A client turned me on to this tale:

Once upon a time, there was a farmer who owned land along the Atlantic seacoast. He constantly advertised for hired hands. Most people were reluctant to work on farms along the Atlantic. They dreaded the awful storms that raged across the Atlantic, wreaking havoc on the buildings and crops. As the farmer interviewed applicants for the job, he received a steady stream of refusals.

Finally, a short, thin man, well past middle age, approached the farmer.

"Are you a good farm hand?" the farmer asked him.

"Well, I can sleep when the wind blows," answered the little man.

Although puzzled by this answer, the farmer, desperate for help, hired him. The little man worked well around the farm, busy from dawn to dusk, and the farmer felt satisfied with the man's work.

Then one night, the wind howled loudly in from offshore. Jumping out of bed, the farmer grabbed a lantern and rushed next door to the hired hand's sleeping quarters. He shook the little man and yelled, "Get up! A storm is coming! Tie things down before they blow away!"

The little man rolled over in bed and said firmly, "No sir. I told you, I can sleep when the wind blows."

Enraged by the response, the farmer was tempted to fire him on the spot. Instead, he hurried outside to prepare for the storm. To his amazement, he discovered that all of the haystacks had been covered with tarpaulins. The cows were in the barn, the chickens were in the coops, and the doors were barred. The shutters were tightly secured. Everything was tied down.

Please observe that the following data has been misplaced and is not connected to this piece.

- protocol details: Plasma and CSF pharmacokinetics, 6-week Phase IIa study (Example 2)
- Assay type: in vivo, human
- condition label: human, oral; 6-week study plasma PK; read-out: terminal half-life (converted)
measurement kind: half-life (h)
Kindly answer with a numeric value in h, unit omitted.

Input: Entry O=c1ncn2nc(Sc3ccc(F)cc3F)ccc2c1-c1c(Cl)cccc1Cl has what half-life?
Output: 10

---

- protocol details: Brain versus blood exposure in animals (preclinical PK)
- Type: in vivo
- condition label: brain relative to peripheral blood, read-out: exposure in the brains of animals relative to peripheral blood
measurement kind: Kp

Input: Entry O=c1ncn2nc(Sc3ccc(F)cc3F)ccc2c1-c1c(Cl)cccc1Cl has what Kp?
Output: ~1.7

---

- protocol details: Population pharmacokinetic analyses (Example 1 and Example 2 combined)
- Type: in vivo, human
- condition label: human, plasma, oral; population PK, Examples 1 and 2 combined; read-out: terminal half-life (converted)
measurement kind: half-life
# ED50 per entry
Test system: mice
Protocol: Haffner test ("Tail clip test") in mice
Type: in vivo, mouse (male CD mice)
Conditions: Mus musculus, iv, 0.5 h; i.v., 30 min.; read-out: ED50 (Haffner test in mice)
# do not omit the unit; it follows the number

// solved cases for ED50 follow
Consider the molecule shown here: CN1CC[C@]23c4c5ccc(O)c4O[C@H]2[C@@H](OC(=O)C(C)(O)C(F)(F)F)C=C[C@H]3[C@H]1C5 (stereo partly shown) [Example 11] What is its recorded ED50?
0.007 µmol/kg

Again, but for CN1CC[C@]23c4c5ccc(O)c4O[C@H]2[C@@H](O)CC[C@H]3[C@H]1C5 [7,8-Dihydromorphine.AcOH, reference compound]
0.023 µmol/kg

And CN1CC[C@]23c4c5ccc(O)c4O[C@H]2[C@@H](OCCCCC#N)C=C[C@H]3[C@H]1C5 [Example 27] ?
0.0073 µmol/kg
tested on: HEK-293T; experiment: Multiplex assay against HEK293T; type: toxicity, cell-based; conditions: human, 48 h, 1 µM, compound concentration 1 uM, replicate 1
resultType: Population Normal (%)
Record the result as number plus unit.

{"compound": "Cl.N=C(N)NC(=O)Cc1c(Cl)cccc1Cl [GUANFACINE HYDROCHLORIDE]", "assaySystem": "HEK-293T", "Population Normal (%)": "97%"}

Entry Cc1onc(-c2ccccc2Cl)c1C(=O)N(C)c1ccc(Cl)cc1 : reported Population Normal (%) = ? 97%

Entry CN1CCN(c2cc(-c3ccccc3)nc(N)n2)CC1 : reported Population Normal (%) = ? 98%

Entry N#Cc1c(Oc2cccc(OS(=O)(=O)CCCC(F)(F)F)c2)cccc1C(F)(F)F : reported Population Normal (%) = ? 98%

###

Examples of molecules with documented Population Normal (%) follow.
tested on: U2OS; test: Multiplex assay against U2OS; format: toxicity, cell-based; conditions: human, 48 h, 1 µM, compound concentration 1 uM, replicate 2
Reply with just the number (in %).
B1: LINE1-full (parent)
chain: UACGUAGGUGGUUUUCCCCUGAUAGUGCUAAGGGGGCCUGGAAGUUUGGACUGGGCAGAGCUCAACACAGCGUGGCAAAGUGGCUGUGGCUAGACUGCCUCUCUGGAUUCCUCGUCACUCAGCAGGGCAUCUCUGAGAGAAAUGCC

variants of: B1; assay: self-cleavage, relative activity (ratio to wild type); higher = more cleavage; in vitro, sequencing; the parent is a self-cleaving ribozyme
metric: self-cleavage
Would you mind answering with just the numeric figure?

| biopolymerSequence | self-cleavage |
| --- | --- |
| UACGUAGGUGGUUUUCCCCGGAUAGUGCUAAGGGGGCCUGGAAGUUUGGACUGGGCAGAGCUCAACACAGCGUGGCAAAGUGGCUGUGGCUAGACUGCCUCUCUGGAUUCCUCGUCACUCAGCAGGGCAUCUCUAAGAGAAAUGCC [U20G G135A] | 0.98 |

Nothing could blow away. The farmer then understood what his hired hand meant, so he returned to his bed to also sleep while the wind blew. (from Purpose Focus Committment)

Why did I tell this story? To underline the truth that a lot of life is simply about being prepared.

The farmer realizes that the only reason his hired hand could sleep well was that he was prepared for anything, including the worst. And that preparation can only be done proactively, not reactively.

Some of you may have been Boy Scouts. Their motto is "Be Prepared." Having been a Scout, I still regard preparation as the key to success, in efforts of all sizes.

As a remodeler, I came to believe that all the money to be made in a project is made before the project starts. If the plans and estimate are accurate, the scope of work is complete, the site assessment is sound, and you've incarcerated a contingency (because nobody is perfect), then your company will make the money it aimed to.

Skip those steps and you'll get blown away.